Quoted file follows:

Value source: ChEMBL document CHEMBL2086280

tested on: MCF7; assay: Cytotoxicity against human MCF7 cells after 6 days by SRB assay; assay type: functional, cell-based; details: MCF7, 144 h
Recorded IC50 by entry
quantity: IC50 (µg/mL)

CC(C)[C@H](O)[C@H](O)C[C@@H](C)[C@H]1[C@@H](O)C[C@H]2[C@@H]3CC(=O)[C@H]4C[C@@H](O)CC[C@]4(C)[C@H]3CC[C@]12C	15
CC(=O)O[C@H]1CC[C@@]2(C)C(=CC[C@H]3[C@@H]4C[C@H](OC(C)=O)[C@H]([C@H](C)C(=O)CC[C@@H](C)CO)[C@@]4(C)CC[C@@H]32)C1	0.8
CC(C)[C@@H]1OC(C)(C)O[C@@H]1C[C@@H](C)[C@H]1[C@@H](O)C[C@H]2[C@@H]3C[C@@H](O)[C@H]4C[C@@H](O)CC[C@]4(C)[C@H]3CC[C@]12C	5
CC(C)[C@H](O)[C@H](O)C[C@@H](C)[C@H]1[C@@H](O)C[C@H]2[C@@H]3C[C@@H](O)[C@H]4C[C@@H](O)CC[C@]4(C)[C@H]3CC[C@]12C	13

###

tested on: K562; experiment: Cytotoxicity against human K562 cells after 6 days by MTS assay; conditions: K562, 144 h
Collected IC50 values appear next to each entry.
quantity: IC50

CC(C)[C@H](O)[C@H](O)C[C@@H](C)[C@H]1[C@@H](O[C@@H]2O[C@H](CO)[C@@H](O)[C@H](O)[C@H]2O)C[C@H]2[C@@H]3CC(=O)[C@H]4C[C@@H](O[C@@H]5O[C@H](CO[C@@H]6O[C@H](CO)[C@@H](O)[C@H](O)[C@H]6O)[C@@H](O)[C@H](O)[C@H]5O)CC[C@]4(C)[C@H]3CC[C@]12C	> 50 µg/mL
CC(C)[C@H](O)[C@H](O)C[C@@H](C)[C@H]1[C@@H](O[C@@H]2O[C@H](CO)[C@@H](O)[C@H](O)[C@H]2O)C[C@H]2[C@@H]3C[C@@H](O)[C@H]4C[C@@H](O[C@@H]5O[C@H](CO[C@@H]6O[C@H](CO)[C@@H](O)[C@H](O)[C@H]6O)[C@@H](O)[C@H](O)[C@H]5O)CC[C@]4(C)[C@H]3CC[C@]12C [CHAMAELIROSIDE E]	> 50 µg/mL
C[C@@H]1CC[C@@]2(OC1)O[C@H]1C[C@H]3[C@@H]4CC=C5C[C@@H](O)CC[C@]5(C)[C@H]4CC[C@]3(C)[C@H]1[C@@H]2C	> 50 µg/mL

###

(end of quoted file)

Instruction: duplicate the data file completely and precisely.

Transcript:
Value source: ChEMBL document CHEMBL2086280

tested on: MCF7; assay: Cytotoxicity against human MCF7 cells after 6 days by SRB assay; assay type: functional, cell-based; details: MCF7, 144 h
Recorded IC50 by entry
quantity: IC50 (µg/mL)

CC(C)[C@H](O)[C@H](O)C[C@@H](C)[C@H]1[C@@H](O)C[C@H]2[C@@H]3CC(=O)[C@H]4C[C@@H](O)CC[C@]4(C)[C@H]3CC[C@]12C	15
CC(=O)O[C@H]1CC[C@@]2(C)C(=CC[C@H]3[C@@H]4C[C@H](OC(C)=O)[C@H]([C@H](C)C(=O)CC[C@@H](C)CO)[C@@]4(C)CC[C@@H]32)C1	0.8
CC(C)[C@@H]1OC(C)(C)O[C@@H]1C[C@@H](C)[C@H]1[C@@H](O)C[C@H]2[C@@H]3C[C@@H](O)[C@H]4C[C@@H](O)CC[C@]4(C)[C@H]3CC[C@]12C	5
CC(C)[C@H](O)[C@H](O)C[C@@H](C)[C@H]1[C@@H](O)C[C@H]2[C@@H]3C[C@@H](O)[C@H]4C[C@@H](O)CC[C@]4(C)[C@H]3CC[C@]12C	13

###

tested on: K562; experiment: Cytotoxicity against human K562 cells after 6 days by MTS assay; conditions: K562, 144 h
Collected IC50 values appear next to each entry.
quantity: IC50

CC(C)[C@H](O)[C@H](O)C[C@@H](C)[C@H]1[C@@H](O[C@@H]2O[C@H](CO)[C@@H](O)[C@H](O)[C@H]2O)C[C@H]2[C@@H]3CC(=O)[C@H]4C[C@@H](O[C@@H]5O[C@H](CO[C@@H]6O[C@H](CO)[C@@H](O)[C@H](O)[C@H]6O)[C@@H](O)[C@H](O)[C@H]5O)CC[C@]4(C)[C@H]3CC[C@]12C	> 50 µg/mL
CC(C)[C@H](O)[C@H](O)C[C@@H](C)[C@H]1[C@@H](O[C@@H]2O[C@H](CO)[C@@H](O)[C@H](O)[C@H]2O)C[C@H]2[C@@H]3C[C@@H](O)[C@H]4C[C@@H](O[C@@H]5O[C@H](CO[C@@H]6O[C@H](CO)[C@@H](O)[C@H](O)[C@H]6O)[C@@H](O)[C@H](O)[C@H]5O)CC[C@]4(C)[C@H]3CC[C@]12C [CHAMAELIROSIDE E]	> 50 µg/mL
C[C@@H]1CC[C@@]2(OC1)O[C@H]1C[C@H]3[C@@H]4CC=C5C[C@@H](O)CC[C@]5(C)[C@H]4CC[C@]3(C)[C@H]1[C@@H]2C	> 50 µg/mL

###